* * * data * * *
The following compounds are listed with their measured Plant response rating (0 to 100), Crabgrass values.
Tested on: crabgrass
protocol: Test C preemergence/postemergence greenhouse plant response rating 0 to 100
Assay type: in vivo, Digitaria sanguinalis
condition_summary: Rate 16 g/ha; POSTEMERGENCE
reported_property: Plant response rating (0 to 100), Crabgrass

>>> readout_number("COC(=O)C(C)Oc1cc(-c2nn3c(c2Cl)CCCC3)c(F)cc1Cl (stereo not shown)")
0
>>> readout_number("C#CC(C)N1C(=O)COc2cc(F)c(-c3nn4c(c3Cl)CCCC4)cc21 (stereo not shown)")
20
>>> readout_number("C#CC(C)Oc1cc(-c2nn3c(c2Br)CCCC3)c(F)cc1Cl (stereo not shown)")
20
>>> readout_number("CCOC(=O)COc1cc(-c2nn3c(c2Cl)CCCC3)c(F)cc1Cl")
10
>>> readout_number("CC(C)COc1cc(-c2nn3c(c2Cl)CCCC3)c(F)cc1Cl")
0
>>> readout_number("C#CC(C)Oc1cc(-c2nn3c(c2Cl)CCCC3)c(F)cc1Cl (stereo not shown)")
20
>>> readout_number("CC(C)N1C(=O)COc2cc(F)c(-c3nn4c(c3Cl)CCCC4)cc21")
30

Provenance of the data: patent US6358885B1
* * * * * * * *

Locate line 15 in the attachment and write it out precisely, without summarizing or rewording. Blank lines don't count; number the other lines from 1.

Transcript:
>>> readout_number("CC(C)COc1cc(-c2nn3c(c2Cl)CCCC3)c(F)cc1Cl")